Jasmohan S. Bajaj, M.D., a professor in the Department of Internal Medicine’s Division of Gastroenterology, Hepatology and Nutrition and at the Richmond VA Medical Center, will serve as co-editor-in-chief of the American Journal of Gastroenterology, also known as the Red Journal. It is the official clinical journal of the American College of Gastroenterology, with monthly issues publishing original research articles, review articles, editorials and other content providing practical and professional support for gastroenterologists.

Bajaj and his co-editor, Millie Long, M.D., an associate professor at the University of North Carolina at Chapel Hill School of Medicine, will begin their three-year terms with the January 2022 issue.

“The overall ethos is for the Red Journal to bolster the standing it currently holds as a ‘one-stop shop’ where our clinical readership can enhance their practice and patient management skills,” said Bajaj. “The overall vision for the journal is to ensure it continues to further the mission of the college and expands its reach, ensuring inclusivity while threading the needle between novelty, innovation and education.”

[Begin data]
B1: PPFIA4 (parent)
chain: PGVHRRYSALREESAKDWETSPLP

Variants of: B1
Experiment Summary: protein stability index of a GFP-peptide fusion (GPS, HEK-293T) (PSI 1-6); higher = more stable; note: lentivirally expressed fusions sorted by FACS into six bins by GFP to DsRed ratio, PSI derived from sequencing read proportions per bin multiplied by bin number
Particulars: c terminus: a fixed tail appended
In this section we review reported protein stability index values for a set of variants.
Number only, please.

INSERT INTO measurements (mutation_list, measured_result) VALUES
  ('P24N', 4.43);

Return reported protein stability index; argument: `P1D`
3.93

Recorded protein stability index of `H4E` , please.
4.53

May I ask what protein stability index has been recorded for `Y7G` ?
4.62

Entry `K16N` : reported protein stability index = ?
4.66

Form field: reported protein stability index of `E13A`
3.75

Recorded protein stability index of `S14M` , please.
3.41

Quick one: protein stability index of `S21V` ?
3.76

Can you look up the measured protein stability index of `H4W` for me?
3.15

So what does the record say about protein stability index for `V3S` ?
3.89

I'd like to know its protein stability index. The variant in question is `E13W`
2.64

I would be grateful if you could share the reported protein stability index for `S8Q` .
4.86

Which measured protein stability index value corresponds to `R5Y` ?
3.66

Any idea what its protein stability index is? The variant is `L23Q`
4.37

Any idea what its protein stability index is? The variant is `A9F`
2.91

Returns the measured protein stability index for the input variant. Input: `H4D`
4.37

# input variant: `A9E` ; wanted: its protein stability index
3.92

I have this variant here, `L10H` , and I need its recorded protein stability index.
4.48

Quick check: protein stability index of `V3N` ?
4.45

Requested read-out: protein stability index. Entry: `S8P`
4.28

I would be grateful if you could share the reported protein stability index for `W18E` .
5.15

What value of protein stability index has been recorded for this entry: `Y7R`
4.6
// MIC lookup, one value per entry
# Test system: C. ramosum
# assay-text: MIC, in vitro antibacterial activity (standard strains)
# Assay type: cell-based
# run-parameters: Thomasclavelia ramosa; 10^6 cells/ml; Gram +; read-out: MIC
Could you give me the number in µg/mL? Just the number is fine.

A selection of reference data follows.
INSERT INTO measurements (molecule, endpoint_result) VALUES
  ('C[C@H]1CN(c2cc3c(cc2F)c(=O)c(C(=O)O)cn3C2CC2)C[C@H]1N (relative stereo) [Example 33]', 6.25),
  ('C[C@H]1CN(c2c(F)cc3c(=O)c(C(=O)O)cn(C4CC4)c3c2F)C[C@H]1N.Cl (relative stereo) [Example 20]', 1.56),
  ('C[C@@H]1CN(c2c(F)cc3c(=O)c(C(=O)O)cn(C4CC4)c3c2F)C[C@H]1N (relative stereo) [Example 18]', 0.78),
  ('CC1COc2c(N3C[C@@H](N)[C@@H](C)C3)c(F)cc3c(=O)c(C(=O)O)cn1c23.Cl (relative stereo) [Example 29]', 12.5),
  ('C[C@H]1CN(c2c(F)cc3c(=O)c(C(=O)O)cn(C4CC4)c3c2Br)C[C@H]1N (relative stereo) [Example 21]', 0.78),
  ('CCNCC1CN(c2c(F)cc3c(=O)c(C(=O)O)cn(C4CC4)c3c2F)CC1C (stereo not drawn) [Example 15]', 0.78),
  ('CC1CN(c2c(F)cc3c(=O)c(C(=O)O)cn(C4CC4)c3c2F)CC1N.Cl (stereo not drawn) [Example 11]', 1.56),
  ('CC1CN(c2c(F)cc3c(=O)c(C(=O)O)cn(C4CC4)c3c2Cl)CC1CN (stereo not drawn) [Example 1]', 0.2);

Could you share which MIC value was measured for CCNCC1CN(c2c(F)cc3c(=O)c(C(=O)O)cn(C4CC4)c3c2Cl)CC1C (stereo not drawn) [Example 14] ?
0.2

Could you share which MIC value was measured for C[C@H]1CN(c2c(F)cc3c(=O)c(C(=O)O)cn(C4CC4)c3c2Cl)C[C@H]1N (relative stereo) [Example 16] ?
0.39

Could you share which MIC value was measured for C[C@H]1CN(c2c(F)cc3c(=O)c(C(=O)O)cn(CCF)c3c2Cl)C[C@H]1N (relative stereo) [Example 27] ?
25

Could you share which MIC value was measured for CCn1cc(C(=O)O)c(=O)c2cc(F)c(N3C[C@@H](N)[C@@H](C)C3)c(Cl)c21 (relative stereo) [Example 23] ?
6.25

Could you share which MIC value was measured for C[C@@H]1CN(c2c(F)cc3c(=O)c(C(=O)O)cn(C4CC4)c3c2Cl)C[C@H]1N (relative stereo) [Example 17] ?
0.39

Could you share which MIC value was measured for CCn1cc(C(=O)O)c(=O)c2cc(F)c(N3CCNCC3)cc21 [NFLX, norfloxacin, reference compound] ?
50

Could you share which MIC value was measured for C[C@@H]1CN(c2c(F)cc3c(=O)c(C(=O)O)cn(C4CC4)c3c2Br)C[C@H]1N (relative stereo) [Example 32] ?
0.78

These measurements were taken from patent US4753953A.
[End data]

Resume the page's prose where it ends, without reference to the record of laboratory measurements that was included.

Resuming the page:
Bajaj, who has served as an associate editor of the journal for more than 10 years, said he looks forward to receiving new prospective studies and randomized trials from around the world and also focusing on clinically relevant microbiome research. He also emphasized diversity, equity, and inclusion as priorities.

“As co-editor this means encouraging diverse voices to participate and be heard in and through the American Journal of Gastroenterology,” he said. “This commitment to DEI would cut across the editorial board, authorship, reviewers and subjects covered.”

Bajaj has served as a principal investigator or co-investigator for clinical trials in areas such as hepatic encephalopathy, chronic liver disease and microbiome, with his work being published in Nature, Gastroenterology, Hepatology, American Journal of Gastroenterology and Liver Transplantation, among others. He also serves as chair for the North American Consortium for Study of End-Stage Liver Disease.

According to Patricia Sime, M.D., chair of the Department of Internal Medicine, Bajaj’s research has positioned him at the forefront of clinical innovations in gastroenterology.

“It has been a matter of great joy and pride for me to have seen Dr. Bajaj’s career blossom at VCU. He joined us relatively soon after completing his training and has grown to be the thought leader in the field of liver-brain cross-talk,” Sime said. “His pioneering work on the intestinal microbiome in cirrhosis and its impact on brain function before and after liver transplant has transformed the field and serves as the foundation for assessment and treatment of hepatic encephalopathy worldwide. He brings great talent, dedication and commitment to our department and institution.”

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